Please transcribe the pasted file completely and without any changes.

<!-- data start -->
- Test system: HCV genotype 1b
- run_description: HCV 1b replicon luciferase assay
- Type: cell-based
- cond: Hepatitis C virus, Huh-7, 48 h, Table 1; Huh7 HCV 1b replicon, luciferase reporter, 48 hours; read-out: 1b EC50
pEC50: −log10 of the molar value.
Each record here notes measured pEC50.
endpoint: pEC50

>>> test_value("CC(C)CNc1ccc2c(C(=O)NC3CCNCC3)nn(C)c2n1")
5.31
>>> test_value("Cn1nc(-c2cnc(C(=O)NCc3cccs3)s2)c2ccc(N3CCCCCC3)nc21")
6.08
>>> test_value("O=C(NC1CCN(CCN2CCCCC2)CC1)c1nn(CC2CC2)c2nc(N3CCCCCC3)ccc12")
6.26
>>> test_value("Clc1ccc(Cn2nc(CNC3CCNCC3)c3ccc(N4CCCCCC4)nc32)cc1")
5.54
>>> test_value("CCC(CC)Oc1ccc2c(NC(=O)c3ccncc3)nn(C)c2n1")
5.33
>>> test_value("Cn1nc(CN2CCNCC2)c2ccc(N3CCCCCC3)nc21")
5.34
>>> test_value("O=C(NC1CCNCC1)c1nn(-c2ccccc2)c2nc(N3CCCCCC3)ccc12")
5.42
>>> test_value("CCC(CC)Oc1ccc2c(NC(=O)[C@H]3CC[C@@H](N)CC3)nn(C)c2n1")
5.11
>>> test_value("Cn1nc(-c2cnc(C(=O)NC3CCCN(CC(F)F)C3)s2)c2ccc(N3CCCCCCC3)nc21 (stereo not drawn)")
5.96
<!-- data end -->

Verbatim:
- Test system: HCV genotype 1b
- run_description: HCV 1b replicon luciferase assay
- Type: cell-based
- cond: Hepatitis C virus, Huh-7, 48 h, Table 1; Huh7 HCV 1b replicon, luciferase reporter, 48 hours; read-out: 1b EC50
pEC50: −log10 of the molar value.
Each record here notes measured pEC50.
endpoint: pEC50

>>> test_value("CC(C)CNc1ccc2c(C(=O)NC3CCNCC3)nn(C)c2n1")
5.31
>>> test_value("Cn1nc(-c2cnc(C(=O)NCc3cccs3)s2)c2ccc(N3CCCCCC3)nc21")
6.08
>>> test_value("O=C(NC1CCN(CCN2CCCCC2)CC1)c1nn(CC2CC2)c2nc(N3CCCCCC3)ccc12")
6.26
>>> test_value("Clc1ccc(Cn2nc(CNC3CCNCC3)c3ccc(N4CCCCCC4)nc32)cc1")
5.54
>>> test_value("CCC(CC)Oc1ccc2c(NC(=O)c3ccncc3)nn(C)c2n1")
5.33
>>> test_value("Cn1nc(CN2CCNCC2)c2ccc(N3CCCCCC3)nc21")
5.34
>>> test_value("O=C(NC1CCNCC1)c1nn(-c2ccccc2)c2nc(N3CCCCCC3)ccc12")
5.42
>>> test_value("CCC(CC)Oc1ccc2c(NC(=O)[C@H]3CC[C@@H](N)CC3)nn(C)c2n1")
5.11
>>> test_value("Cn1nc(-c2cnc(C(=O)NC3CCCN(CC(F)F)C3)s2)c2ccc(N3CCCCCCC3)nc21 (stereo not drawn)")
5.96